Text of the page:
By KELIN DILLON
Just four days before Mexican President Andrés Manuel López Obrador’s (AMLO) rally in commemoration of Mexico’s 85th Oil Expropriation anniversary is set to hit the streets on March 18, the López Obrador administration has remained decidedly coy surrounding the true cost of the Mexico City march held in celebration of AMLO’s four years in office this past Nov. 26.
According to the López Obrador administration, last November’s rally cost nothing of financial value; however, given the sound system, stage and screens used in the event, not to mention the large quantity of fences and chairs implemented for the audience, an appeal was submitted to Mexico’s National Institute of Transparency, Access to Information and Protection of Personal Data (INAI) to ascertain the actual cost of the November march.
While the INAI instructed the Office of the Presidency of the Republic to carry out an investigation into the march’s cost and report it back to the appeal’s petitioner, the Presidency of the Republic reported on Jan. 13 that after an “exhaustive search,” the General Directorate of Finance and Budget had failed to find any documented evidence about the financial cost of the march.
“After an exhaustive search of the records, physical and electronic files that work in said area address attached to the General Directorate of Material Resources and General Services, it’s reported that it did not locate a legal instrument or documentary evidence related to the information requested that meets the appeal of the interested party in the terms indicated,” said the Presidency of the Republic on Jan. 13.
Another appeal was then filed and admitted by the INAI in response to the Presidency of the Republic’s lackadaisical findings, to which the federal executive’s office responded by saying it has none of the information requested on file, and therefore has no obligation to deliver requested documentation that it claims it does not possess.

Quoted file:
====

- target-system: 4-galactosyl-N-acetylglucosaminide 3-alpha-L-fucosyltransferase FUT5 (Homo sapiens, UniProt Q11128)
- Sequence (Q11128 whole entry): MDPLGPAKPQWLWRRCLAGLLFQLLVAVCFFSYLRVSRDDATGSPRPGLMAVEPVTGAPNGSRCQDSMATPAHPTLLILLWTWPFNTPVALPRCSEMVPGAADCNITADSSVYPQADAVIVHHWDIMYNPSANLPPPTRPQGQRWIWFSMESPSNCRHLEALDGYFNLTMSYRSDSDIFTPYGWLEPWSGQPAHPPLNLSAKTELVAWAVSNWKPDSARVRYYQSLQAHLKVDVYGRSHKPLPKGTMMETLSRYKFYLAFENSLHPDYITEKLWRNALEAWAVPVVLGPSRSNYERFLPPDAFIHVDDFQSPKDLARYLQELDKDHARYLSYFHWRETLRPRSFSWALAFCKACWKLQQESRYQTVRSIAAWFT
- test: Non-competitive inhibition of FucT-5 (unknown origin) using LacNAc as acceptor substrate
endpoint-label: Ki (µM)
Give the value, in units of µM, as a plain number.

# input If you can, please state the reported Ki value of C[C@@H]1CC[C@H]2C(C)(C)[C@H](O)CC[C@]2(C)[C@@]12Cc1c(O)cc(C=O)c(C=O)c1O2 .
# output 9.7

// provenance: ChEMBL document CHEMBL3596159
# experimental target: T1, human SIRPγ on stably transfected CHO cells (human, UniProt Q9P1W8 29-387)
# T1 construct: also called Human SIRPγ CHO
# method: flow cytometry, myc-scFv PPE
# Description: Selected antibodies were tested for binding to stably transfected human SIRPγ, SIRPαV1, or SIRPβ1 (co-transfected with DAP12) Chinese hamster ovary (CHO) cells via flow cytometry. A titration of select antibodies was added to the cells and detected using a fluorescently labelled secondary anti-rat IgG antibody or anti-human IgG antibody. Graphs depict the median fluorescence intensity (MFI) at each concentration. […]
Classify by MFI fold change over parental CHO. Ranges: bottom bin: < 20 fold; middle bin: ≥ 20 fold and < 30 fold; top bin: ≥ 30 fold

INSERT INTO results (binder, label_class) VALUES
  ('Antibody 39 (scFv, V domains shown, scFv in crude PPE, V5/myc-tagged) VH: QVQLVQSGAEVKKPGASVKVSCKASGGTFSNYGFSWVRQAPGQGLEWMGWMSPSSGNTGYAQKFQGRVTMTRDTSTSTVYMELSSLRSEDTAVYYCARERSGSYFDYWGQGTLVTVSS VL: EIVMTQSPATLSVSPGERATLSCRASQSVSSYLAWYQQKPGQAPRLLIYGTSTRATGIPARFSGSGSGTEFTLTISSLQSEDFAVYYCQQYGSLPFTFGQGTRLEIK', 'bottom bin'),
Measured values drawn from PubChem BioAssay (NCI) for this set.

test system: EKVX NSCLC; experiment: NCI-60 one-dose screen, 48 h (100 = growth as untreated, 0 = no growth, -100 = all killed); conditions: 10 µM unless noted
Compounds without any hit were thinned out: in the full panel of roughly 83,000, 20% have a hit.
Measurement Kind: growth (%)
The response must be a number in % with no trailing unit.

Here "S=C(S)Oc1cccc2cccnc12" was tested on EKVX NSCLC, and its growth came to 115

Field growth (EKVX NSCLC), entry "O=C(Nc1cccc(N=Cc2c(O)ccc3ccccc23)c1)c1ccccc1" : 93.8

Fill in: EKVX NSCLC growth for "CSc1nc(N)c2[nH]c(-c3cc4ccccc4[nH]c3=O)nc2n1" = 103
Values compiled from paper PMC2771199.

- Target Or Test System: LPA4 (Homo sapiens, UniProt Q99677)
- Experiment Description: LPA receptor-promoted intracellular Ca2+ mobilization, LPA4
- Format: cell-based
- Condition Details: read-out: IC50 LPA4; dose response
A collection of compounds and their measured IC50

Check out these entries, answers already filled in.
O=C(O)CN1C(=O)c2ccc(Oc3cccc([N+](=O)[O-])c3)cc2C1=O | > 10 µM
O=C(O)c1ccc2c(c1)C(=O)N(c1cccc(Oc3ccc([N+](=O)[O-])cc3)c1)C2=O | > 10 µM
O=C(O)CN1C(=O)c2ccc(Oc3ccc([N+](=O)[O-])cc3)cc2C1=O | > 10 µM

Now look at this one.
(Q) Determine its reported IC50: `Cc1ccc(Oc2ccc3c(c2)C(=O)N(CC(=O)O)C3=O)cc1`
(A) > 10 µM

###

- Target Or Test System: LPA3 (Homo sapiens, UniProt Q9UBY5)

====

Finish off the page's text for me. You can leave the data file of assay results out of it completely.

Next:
However, while the INAI then determined that while a search may have been carried out by the Presidency of the Republic’s General Coordination of Social Communication, Spokesperson of the Government of the Republic and the General Directorate of Finance and Budget, the INAI went on to find that the Presidency of the Republic “failed to manage the request for treatment in the Technical Secretariat of the Cabinet, and the General Directorate of Material Resources and General Services, units that also have jurisdiction to pronounce on the request.”
After ascertaining the Presidency of the Republic’s official involvement in the November march through announcements of the rally on the presidency’s site and videos posted from the event, the INAI instructed the Office of the Presidency of the Republic to conduct a new, exhaustive and comprehensive search “in order to grant the request’s access to documentary evidence that contains the cost allocated for the march.”
“In the event that the requested information is not located, its nonexistence must be formally declared through its Transparency Committee, specifying in a timely manner the circumstances of time, manner and place that generated the nonexistence in question,” added the INAI.
The INAI gave the Office of the Presidency of the Republic 10 business days from Feb. 22 to complete the new, exhaustive search; however, the government office requested an additional 10 business days for its findings on March 3, pushing the anticipated conclusion of the November rally cost saga to right before AMLO’s Oil Expropriation march.